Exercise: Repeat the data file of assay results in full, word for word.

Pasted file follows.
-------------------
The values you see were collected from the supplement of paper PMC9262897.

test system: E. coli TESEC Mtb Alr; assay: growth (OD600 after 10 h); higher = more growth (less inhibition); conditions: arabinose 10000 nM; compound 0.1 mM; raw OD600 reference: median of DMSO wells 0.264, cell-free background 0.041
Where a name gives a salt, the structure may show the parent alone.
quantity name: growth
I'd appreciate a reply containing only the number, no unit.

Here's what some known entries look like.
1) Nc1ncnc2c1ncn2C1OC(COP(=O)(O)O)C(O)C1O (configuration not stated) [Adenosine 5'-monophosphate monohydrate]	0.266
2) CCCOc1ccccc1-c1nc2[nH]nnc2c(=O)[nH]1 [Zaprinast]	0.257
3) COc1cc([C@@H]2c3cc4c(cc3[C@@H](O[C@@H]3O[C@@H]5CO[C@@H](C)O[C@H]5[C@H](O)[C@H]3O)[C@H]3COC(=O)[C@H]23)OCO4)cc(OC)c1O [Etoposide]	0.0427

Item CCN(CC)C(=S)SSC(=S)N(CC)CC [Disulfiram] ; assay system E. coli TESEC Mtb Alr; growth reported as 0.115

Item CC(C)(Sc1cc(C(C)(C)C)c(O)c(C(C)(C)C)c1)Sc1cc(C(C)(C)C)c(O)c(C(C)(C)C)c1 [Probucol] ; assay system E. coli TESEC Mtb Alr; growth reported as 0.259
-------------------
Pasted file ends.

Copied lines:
The values you see were collected from the supplement of paper PMC9262897.

test system: E. coli TESEC Mtb Alr; assay: growth (OD600 after 10 h); higher = more growth (less inhibition); conditions: arabinose 10000 nM; compound 0.1 mM; raw OD600 reference: median of DMSO wells 0.264, cell-free background 0.041
Where a name gives a salt, the structure may show the parent alone.
quantity name: growth
I'd appreciate a reply containing only the number, no unit.

Here's what some known entries look like.
1) Nc1ncnc2c1ncn2C1OC(COP(=O)(O)O)C(O)C1O (configuration not stated) [Adenosine 5'-monophosphate monohydrate]	0.266
2) CCCOc1ccccc1-c1nc2[nH]nnc2c(=O)[nH]1 [Zaprinast]	0.257
3) COc1cc([C@@H]2c3cc4c(cc3[C@@H](O[C@@H]3O[C@@H]5CO[C@@H](C)O[C@H]5[C@H](O)[C@H]3O)[C@H]3COC(=O)[C@H]23)OCO4)cc(OC)c1O [Etoposide]	0.0427

Item CCN(CC)C(=S)SSC(=S)N(CC)CC [Disulfiram] ; assay system E. coli TESEC Mtb Alr; growth reported as 0.115

Item CC(C)(Sc1cc(C(C)(C)C)c(O)c(C(C)(C)C)c1)Sc1cc(C(C)(C)C)c(O)c(C(C)(C)C)c1 [Probucol] ; assay system E. coli TESEC Mtb Alr; growth reported as 0.259